September 5, Ordinary 23B (James 2:1–17)
A dear friend of mine always carried a camera with him. Sometimes two. These were high-quality, professional-grade devices with large, specialized lenses. Periodically he would abruptly snap a camera up to his face and take a shot of something that caught his eye.
I wondered what he saw, and I was drawn into his experience of seeing. He was looking at the world, wanting to capture its humane moments and its striking images. Because back then he was shooting on film, the cameras had no screen to preview the images, so I had to imagine what he was seeing. His trained eye saw things that mine didn’t.
He would talk passionately about photographers who influenced him and how they had shaped his visual sensibilities. He spoke lovingly about working in the darkroom, dodging and burning to bring out the desired effect. I learned so much about seeing and about creativity from him.
I wonder if he carried the cameras out of wistful longing too. He had wanted to be a professional photographer, but he told me that, as a photographer, he would never be able to live with the lifestyle he had become accustomed to as a businessman. He never really talked much about what he did for his paycheck, but he wore lovely suits and drove nice cars. If he had become a photographer, he would never have been able to eat at the restaurants he did.
James says that if a rich person walks into our church, we all make a big fuss. Maybe it is just me, and maybe I have been in too many churches with very tight budgets, but I can easily imagine that if there is any chance that this rich person is going to connect with the church, church leaders are suddenly imagining how they can finally pay for the repair to that failing air handler. A rich person represents many things: opportunity, respect, status, power, wealth. And all of these can be very useful. The church has needs, after all, and imagine what we could do with . . . And look how welcoming we are! We’ve just received this person with open arms.
But James reminds us that we also ignore or scorn the poor person. We conveniently forget Proverbs 22:2—the rich and poor, indeed all of us, are made by God in God’s own image.
I wonder if the church is like my friend when it comes to money. We want to be faithful, seeing and presenting the world with Christ’s unique vision of blessing and hope. We want to focus less on developing budgets and more on developing our prayer lives. We want to proclaim God’s abundance to a hungry world—but we feel overwhelmed by scarcity. We have grown so accustomed to buildings, salaries, and ministries that we are constantly seeking more resources. James tells us that we must live out our faith with good works, and, well, it takes money to do good works.
We want to be hospitable and welcoming to the poor, but what do they have to offer us? Are they going to ask for money at the end of the service? Won’t that be uncomfortable? We want to treat everyone equally as children of God, but we need to appease those who give more to the church and let them set the agenda.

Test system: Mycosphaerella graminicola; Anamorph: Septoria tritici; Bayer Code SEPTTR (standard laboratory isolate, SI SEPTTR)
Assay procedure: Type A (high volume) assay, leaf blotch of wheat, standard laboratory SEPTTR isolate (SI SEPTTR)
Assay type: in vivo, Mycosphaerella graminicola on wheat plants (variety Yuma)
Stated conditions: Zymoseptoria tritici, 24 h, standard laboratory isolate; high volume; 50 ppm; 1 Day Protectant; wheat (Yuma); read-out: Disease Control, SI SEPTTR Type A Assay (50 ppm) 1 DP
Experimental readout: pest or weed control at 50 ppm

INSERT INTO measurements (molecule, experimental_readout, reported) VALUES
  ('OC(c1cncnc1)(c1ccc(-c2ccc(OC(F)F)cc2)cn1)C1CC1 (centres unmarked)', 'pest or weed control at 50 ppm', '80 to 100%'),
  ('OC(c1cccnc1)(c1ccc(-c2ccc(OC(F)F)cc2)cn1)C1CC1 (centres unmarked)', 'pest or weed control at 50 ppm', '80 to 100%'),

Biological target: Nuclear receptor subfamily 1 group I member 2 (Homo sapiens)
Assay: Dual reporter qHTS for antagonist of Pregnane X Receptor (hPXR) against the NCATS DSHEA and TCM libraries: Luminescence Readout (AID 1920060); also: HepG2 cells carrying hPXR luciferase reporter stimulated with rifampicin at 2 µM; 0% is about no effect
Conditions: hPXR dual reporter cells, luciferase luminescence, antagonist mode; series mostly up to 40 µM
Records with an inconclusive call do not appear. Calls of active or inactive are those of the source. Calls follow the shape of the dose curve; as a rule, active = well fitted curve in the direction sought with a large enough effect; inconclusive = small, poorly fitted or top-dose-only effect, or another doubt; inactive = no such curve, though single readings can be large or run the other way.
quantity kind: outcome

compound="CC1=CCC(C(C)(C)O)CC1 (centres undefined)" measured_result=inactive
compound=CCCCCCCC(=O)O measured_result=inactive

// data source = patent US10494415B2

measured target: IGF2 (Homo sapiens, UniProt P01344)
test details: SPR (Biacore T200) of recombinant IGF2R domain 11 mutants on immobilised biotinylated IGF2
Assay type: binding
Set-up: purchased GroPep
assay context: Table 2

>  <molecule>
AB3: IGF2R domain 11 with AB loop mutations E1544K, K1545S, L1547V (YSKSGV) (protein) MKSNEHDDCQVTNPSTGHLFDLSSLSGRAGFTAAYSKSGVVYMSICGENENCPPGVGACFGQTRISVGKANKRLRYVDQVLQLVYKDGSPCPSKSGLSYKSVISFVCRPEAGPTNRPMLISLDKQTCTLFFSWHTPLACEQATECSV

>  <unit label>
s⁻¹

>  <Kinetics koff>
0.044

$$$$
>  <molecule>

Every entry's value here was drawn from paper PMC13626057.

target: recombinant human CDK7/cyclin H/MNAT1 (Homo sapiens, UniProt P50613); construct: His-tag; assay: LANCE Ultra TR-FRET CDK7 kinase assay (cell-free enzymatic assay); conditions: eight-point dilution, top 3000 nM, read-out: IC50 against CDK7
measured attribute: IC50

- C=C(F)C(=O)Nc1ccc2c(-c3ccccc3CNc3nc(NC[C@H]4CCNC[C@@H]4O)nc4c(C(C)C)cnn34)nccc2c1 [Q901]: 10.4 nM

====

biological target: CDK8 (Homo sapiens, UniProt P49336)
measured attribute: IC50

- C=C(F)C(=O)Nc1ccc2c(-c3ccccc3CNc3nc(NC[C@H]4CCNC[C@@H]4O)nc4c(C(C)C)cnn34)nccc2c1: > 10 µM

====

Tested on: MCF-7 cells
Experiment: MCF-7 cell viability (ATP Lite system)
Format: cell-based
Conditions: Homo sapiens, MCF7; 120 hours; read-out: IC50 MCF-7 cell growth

James declares that “God has chosen the poor . . . to be rich in faith and to be heirs of the kingdom.” It is easy to romanticize such passages, especially if you have a full pantry and are on your way to paying off your mortgage: “The poor are so wonderful at trusting in God, and I wish I could be more like them!” But not knowing if you have enough gas money to visit your family member in the hospital 40 miles away is nothing to romanticize. Poor people sometimes experience moments of stunning happiness, but they also experience haunting moments of desperation.
Sometimes such desperation helps Christians to see what is really important, and some of the most faithful Christians I have known have had very few possessions. They have also been willing to drop whatever they are doing professionally and lend a hand. If time is money, then lending a hand is an opportunity cost. If time is a gift, it is a blessing to share.
I do appreciate a beautiful sanctuary. I am grateful for being able to walk in, instantly feel I am in a sacred space, and suddenly dare to hope that my life could be filled with God’s peace. I realize that these come at a price, that it takes money to create and maintain a place of wonder and hope. But the price may not be only financial. The price we pay may also involve a clouding of vision or the inability to focus our lens properly. To continue the camera metaphor, perhaps the price is having an autofocus that chooses to clarify the wrong things.
What do churches actually focus on? How much of our stewardship of God’s blessings is focused on stewardship campaigns? How often does our longing for financial security distract us from seeing God at work in our midst?
Sometimes I feel like we are carrying around God’s Word wistfully, the way my friend carried his cameras, wanting to be involved in God’s handiwork all around us, occasionally snapping a picture, but far too attached to our lifestyle.